It is often said that it’s the shots not caught cleanly that catch keepers out, and that was almost the case after Oscar showed great control to worm his way into space. Stamford Bridge anticipated another rocket but instead the attempt was a grasscutter that took a slight defection. Begovic only just kept it out.
A Chelsea goal looked on the cards more than at any time in the game. Oscar clipped a shot just wide.
On 76 minutes it was Mikel the man who continued his run and was found by a very good first-time pass by Torres. Cutting inside a defender before lining up to shoot, the Nigerian was denied a magical moment when his effort was blocked.
Two minutes later and Chelsea survived a shot through a crowd and just wide of our far post from substitute Matthew Etherington after Kenwyne Jones had kept alive an over-hit cross.
With 10 minutes left on the clock, Lampard was sent on – Mikel making way. The vice-captain was involved in the move that finally broke the deadlock, playing a simple pass to Moses who knocked the ball first-time to Ivanovic ahead. The Serbian crossed low and Mata’s contribution was crucial – a little backheel that ran into the path of Cole for a close-range chip into the net, but only after it clipped the head of the keeper.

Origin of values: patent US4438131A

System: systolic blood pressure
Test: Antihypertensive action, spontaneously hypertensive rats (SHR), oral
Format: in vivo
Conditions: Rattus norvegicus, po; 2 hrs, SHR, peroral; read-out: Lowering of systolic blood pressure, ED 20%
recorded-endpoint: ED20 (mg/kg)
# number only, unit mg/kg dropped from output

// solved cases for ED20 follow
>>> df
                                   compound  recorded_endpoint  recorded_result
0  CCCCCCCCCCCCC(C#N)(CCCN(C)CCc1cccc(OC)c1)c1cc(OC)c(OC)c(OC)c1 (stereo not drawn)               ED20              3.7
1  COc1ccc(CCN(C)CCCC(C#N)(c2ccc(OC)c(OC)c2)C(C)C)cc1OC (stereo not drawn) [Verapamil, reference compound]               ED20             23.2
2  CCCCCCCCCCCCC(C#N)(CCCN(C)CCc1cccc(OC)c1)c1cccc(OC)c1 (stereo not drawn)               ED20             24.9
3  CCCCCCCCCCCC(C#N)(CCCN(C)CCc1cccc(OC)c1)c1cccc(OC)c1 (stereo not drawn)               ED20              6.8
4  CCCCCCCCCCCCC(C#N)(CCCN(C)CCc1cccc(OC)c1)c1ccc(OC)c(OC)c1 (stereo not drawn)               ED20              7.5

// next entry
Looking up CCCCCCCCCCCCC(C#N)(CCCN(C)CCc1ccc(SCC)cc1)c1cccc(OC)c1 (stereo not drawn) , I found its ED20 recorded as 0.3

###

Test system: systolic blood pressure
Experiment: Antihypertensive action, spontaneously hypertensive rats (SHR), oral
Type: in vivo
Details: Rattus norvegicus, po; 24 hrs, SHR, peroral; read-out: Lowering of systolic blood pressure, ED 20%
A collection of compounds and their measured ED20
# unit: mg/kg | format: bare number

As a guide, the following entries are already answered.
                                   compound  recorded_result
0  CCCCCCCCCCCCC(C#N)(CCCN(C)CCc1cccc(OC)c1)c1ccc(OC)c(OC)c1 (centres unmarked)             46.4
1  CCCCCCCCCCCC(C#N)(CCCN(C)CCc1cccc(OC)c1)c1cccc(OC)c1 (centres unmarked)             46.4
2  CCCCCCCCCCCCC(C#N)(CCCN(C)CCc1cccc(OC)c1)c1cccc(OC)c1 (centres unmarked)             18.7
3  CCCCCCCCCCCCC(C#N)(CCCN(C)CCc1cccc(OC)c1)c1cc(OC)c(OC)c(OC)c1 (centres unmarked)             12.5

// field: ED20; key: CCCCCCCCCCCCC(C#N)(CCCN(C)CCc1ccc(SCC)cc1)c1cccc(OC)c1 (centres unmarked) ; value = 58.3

Etherington made a lung-busting covering run to deny Moses as the former Wigan man, playing for the first time at the Bridge, charged half the length of the pitch towards goal.
However Cole’s goal was enough, the game ending in bad-tempered fashion after David Luiz had been booked for catching Walters with a studs-up challenge.
Chelsea (4-2-3-1): Cech (c); Ivanovic, David Luiz, Cahill, Cole; Ramires, Mikel (Lampard 80); Mata (Terry 87), Oscar, Hazard (Moses 60); Torres.
Unused subs Turnbull, Azpilicueta, Bertrand, Romeu.
Scorer Cole 84.
Booked Oscar 49, David Luiz 90+2.
Stoke (4-5-1): Begovic; Cameron, Shawcross (c), Huth, Wilson; Walters, Whelan, Adam (Owen 63), Nzonzi, Kightly (Etherington 71); Crouch (Jones 74).
Unused subs Sorensen, Upson, Shotton, Whitehead.
Booked Adam 22
Referee Michael Oliver